Devlin opposes weak transportation ‘lockbox’ proposal
State Rep. Laura Devlin (R-134) today expressed disappointment she had to oppose a so-called transportation ‘lockbox’ proposal because the proposal really wasn’t much of a lockbox at all.
Devlin, who supported a similar form in the December special session, was hoping the newer version would be a stronger version this legislative session.
Republicans in the General Assembly have for many years called for a proposal to safeguard state transportation funds (STF). In recent years, Governor Malloy and the Democrats in the legislature have raided special transportation dollars meant solely for transportation projects and moved the money into the general budget account, including raiding the STF of $35 million in December 2015 to plug a state budget hole.
During Transportation committee debate Monday, Devlin and other Republican members of the committee proposed an amendment to toughen the proposal by calling for (1) explicitly stating that ‘all’ sources that are required to be credited to the STF shall continue to be credited to the STF and (2) would explicitly ‘prohibit’ the General Assembly from enacting any law allowing such sources to be intercepted, redirected, otherwise allocated away from the STF, (3) finally the amendment would explicitly give any state resident the right to enforce the lockbox by permit them to take the General Assembly to compel the legislature to do its duty.
The amendment failed on a vote of 13-17.
“We are pulling the wool over the eyes of state citizens in promoting this bill. I have said from the very beginning of this debate that I support a transportation lockbox concept if it really accomplishes what it sets out to do - protect our dedicated transportation funds. I voted for the concept in December 2015 for the purposes of moving the dialogue forward and strengthening the existing language. We do the public, and my constituents in Fairfield and Trumbull, a complete disservice by saying we have a lockbox for transportation when in fact the lockbox can be picked,” said Rep. Devlin.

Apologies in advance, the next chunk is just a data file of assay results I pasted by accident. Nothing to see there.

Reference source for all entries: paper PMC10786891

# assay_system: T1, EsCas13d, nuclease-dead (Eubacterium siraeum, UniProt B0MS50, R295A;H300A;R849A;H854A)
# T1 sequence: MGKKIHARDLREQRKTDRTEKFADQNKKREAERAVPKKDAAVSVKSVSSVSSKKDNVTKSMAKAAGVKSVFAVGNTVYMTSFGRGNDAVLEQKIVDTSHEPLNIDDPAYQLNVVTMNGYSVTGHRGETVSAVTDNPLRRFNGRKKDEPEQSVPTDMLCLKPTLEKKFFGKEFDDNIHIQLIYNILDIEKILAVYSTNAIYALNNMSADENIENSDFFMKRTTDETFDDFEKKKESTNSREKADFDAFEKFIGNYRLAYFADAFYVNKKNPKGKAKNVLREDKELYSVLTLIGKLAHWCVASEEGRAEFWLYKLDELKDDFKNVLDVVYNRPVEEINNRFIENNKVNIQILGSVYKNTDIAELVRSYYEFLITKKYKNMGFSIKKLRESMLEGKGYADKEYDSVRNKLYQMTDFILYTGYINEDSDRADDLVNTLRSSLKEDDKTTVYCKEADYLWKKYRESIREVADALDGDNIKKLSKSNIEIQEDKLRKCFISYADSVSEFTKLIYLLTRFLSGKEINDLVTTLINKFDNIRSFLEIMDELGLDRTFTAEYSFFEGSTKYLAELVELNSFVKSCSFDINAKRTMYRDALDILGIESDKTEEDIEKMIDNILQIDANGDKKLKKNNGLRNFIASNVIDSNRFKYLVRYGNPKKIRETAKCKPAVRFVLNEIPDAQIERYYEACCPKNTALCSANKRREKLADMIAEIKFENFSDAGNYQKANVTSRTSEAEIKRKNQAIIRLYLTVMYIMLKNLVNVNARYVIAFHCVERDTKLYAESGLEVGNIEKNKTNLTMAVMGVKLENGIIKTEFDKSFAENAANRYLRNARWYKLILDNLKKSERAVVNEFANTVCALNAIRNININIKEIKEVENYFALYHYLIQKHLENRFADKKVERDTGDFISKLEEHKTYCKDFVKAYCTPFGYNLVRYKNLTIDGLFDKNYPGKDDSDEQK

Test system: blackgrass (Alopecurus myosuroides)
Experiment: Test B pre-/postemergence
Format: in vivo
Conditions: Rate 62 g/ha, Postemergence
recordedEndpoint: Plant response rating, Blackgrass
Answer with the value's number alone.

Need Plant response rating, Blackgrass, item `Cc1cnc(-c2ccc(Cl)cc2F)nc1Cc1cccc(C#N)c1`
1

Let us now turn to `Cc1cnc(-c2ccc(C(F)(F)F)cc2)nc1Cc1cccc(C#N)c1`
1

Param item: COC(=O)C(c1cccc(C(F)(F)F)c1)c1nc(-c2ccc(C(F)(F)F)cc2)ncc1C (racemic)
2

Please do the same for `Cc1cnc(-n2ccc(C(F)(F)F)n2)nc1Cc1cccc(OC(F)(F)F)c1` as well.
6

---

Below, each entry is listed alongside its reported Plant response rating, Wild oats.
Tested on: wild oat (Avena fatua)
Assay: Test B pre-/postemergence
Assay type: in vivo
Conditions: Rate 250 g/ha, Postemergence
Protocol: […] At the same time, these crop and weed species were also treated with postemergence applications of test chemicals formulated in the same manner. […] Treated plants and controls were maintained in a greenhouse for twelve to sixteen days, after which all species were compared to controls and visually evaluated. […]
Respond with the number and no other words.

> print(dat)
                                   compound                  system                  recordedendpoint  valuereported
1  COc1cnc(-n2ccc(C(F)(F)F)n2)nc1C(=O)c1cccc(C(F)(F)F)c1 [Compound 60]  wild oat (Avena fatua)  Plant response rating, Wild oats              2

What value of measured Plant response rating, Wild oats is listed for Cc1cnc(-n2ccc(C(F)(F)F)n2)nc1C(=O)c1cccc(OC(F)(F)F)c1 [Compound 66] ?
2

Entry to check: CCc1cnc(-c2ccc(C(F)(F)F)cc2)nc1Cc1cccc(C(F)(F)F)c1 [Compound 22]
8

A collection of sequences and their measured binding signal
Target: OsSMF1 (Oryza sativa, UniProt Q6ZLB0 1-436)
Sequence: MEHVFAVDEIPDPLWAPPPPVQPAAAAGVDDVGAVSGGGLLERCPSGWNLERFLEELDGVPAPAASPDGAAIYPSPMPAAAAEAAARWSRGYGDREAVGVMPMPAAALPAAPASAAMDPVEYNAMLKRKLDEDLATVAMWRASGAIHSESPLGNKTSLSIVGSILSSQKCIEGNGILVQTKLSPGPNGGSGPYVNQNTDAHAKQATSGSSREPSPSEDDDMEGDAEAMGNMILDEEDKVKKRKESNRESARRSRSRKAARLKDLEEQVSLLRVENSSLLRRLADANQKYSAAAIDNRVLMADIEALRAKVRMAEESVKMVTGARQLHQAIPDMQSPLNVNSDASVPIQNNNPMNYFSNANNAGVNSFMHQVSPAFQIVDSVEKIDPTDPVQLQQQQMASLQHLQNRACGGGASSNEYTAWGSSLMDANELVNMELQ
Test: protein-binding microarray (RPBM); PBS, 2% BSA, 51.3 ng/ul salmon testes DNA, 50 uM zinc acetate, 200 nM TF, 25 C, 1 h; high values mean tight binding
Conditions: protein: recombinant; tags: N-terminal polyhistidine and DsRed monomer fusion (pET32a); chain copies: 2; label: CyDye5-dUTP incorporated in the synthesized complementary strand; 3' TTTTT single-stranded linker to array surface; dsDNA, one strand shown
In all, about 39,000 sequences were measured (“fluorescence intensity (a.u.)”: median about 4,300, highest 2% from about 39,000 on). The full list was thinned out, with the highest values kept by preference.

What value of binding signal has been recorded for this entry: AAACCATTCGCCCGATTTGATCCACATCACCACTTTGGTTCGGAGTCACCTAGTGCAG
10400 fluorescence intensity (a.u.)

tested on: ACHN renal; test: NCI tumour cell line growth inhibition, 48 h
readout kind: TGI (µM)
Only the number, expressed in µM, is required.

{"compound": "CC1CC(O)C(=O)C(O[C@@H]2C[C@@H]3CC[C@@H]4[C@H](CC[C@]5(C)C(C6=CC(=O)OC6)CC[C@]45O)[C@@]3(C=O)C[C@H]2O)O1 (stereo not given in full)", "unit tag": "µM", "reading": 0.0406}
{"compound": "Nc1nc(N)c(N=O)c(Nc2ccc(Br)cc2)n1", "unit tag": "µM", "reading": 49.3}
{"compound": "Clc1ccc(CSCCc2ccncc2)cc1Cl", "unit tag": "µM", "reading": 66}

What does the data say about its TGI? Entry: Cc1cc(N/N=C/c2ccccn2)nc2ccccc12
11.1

By current law, the Special Transportation Fund pays for state highway and public transportation projects. It is supported by a number of revenue streams, including the motor fuels tax, motor carrier road tax, petroleum products gross earnings tax, certain motor vehicle receipts and fees (e.g., driver's license fees), and surcharges on motor vehicle-related fines and penalties.
For example, Connecticut currently levies a 25-cents-per-gallon retail tax on gasoline, and the entire $511 million it raises currently is spent within the Special Transportation Fund.
The resolution is required to receive support from ¾ of the House of Representatives (114 out of 151 members) to be on the 2016 ballot. If a majority of Connecticut voters in the general election approve the amendment, it will become part of the state constitution.
The ballot designation to be used when the amendment is presented at the general election is: "Shall the Constitution of the State be amended to ensure (1) that all moneys contained in the Special Transportation Fund be used solely for transportation purposes, including the payment of debts of the state incurred for transportation purposes, and (2) that sources of funds deposited in the Special Transportation Fund be deposited in said fund so long as such sources are authorized by statute to be collected or received by the state?"